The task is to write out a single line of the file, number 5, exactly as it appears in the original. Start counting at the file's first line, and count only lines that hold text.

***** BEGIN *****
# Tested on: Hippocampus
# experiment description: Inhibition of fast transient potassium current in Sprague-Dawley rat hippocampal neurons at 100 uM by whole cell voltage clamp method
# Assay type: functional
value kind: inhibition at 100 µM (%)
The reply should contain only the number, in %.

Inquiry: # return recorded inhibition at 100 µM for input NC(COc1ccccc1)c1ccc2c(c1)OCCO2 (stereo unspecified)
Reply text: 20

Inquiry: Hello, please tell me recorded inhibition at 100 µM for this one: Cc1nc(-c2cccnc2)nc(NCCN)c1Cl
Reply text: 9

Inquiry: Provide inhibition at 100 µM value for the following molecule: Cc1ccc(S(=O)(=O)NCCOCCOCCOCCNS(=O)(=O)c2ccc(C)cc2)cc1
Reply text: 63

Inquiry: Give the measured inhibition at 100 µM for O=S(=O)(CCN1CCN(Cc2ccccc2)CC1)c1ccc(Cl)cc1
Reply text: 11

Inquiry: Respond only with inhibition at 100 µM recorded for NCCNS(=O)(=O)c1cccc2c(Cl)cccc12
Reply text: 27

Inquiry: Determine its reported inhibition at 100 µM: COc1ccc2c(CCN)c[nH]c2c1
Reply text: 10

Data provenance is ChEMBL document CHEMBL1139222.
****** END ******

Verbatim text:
The reply should contain only the number, in %.